McBride, who retired from international soccer after the 2006 World Cup, was a leading figure among the generation of U.S. players who guided the country from its awkward teenage stage into a tenuous sort of manhood. His goal against Iran in the 1998 World Cup provided momentary shelter from the storm in a notorious three-and-out fiasco.
The 2002 World Cup, as we all know, unfolded far more majestically. He delivered immediately, ghosting to the far post to finish Tony Sanneh's cross with authority in that stunning opener against Portugal. That was No. 3 in that early morning delight, vitally important as the eventual game-winner, which launched the United States' quarterfinal dash.
Twelve days later, McBride was cool on the finish in supplying an early lead against Mexico in what remains the most important U.S. victory yet, a second-round win over the country's bitter border rival.
Things weren't so neat four years later, as the World Cup effort couldn't withstand expectations. But there was one shining, memorable night against Italy. Images of a bloody McBride became the singular, fixed image of that determined night, where the United States finished with just nine men but managed to hold fast 1-1 draw with the eventual winners. (McBride was the recipient of a nasty elbow that temporarily left the Italians a man down.)
If McBride became a faithful fan favorite for his accomplishments in the United States, he became a U.S. legend for his exploits in England. He moved to Preston North End in 2000 at a time when far fewer American players than now were earning paychecks overseas. There he began a relationship with respected manager David Moyes, who would later bring McBride to Everton in the venerable English Premier League.
In 2004, Fulham stretched its shoestring budget to purchase McBride from MLS for $1.5 million. Fans around Craven Cottage were immediately smitten with the determined Yank, whose work rate and fighting spirit was the embodiment of the traditional English game.
McBride returned to MLS during the 2008 summer transfer window, choosing to play near his Chicago roots. He said Friday this decision has been coming for a while, having spent the last five years on a series of one-year agreements. Two months into the current season he was seriously mulling retirement.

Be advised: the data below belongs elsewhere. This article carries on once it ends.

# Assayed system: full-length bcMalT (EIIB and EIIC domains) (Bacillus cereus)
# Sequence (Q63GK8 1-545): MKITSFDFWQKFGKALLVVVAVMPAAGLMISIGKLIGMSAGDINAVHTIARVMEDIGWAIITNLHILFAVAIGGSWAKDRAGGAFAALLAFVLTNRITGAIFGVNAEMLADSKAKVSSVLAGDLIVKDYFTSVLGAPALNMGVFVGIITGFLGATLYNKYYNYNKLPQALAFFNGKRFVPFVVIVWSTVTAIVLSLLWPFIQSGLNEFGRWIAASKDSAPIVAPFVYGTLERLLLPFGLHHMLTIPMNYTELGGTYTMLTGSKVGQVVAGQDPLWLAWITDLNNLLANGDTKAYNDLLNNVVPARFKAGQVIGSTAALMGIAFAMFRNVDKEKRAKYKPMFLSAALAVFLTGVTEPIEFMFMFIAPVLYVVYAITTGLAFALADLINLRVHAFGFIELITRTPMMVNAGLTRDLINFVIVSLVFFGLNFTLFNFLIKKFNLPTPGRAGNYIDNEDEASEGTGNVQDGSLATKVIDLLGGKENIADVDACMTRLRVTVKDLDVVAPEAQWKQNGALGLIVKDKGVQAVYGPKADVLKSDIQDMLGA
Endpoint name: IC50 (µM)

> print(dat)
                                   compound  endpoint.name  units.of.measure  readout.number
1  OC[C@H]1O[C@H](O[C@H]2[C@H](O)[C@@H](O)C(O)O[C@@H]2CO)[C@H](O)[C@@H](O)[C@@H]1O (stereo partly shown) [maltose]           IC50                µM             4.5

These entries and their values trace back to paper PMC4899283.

"Not so much because I didn't feel like playing, but it was just time for a new segment of my life and a different career," he said, adding that coaching or soccer management wasn't necessarily in the plans but wasn't out the question, either. "I do have passion for the game and do have a few things in my head that I think can help people," he said.
"I also want to say this is not the end," McBride said at the end of Friday's short retirement speech. "I am fully committed to helping the Fire first make the playoffs and second to win a championship."
A championship this year for Chicago seems like a tall order. Then again, who could deny that McBride has earned the right to say as much?
Los Angeles at Chicago (4 p.m. ET, Saturday): The Galaxy can keep living off that prodigious, early three-month run; the playoffs really aren't in question as Bruce Arena's side may already have enough points entering Round 23. On the other hand, there is Supporters Shield and home-field advantage in a potential conference final to start worrying about if the Galaxy can't shake the funk. Meanwhile, Chicago will be energized by what surely will be an emotional night, the first contest after McBride's announcement. Oh, by the way, David Beckham is now eligible to play, although not quite ready. Yet. Talk is swirling of a potential Sept. 11 reintroduction.
New York Red Bulls at Real Salt (9 p.m. ET, Saturday): Both of these sides are a joy to watch. No team in MLS holds the ball and extends the field like Real Salt Lake. Meanwhile, no team in MLS has such a wealth of ideas and options once inside the opposition half as New York. Players on both sides have talked about looking forward to this one. It's a little early to dive into "potential MLS final preview" talk and all that. But not by much.
Kansas City at Philadelphi (3:30 p.m. ET, Saturday): The Wizards seemed left for dead a month ago, playoff wise. But a determined little August spurt has renewed hope. They'll find a confident Union side at PPL Park, where Peter Nowak's team turned up an unlikely road win a week ago in New England and then came home to outwork Mexico's famed Chivas in a midweek friendly. There is, unfortunately, one less seemly element to be considered: how the Wizards might cope with any undertow of coach Peter Vermes' arrest earlier this week on allegations of DUI.